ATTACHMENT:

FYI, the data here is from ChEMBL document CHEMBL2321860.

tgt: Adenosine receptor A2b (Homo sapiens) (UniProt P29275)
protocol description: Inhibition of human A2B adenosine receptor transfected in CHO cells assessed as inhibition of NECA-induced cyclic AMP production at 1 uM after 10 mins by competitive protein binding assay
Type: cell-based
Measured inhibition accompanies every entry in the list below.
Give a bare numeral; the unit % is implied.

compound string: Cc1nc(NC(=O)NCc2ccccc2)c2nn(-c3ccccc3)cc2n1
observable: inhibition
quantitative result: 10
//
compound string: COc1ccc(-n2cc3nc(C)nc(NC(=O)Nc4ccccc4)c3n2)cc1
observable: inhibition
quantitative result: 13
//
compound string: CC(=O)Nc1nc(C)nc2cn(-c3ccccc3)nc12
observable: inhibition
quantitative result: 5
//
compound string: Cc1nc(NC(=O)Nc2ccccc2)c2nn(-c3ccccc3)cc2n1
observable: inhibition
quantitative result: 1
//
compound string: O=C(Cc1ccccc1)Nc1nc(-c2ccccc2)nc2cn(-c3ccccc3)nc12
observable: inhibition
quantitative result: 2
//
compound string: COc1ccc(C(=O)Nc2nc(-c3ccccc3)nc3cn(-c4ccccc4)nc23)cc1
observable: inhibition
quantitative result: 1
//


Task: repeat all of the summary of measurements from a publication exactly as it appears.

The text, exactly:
FYI, the data here is from ChEMBL document CHEMBL2321860.

tgt: Adenosine receptor A2b (Homo sapiens) (UniProt P29275)
protocol description: Inhibition of human A2B adenosine receptor transfected in CHO cells assessed as inhibition of NECA-induced cyclic AMP production at 1 uM after 10 mins by competitive protein binding assay
Type: cell-based
Measured inhibition accompanies every entry in the list below.
Give a bare numeral; the unit % is implied.

compound string: Cc1nc(NC(=O)NCc2ccccc2)c2nn(-c3ccccc3)cc2n1
observable: inhibition
quantitative result: 10
//
compound string: COc1ccc(-n2cc3nc(C)nc(NC(=O)Nc4ccccc4)c3n2)cc1
observable: inhibition
quantitative result: 13
//
compound string: CC(=O)Nc1nc(C)nc2cn(-c3ccccc3)nc12
observable: inhibition
quantitative result: 5
//
compound string: Cc1nc(NC(=O)Nc2ccccc2)c2nn(-c3ccccc3)cc2n1
observable: inhibition
quantitative result: 1
//
compound string: O=C(Cc1ccccc1)Nc1nc(-c2ccccc2)nc2cn(-c3ccccc3)nc12
observable: inhibition
quantitative result: 2
//
compound string: COc1ccc(C(=O)Nc2nc(-c3ccccc3)nc3cn(-c4ccccc4)nc23)cc1
observable: inhibition
quantitative result: 1
//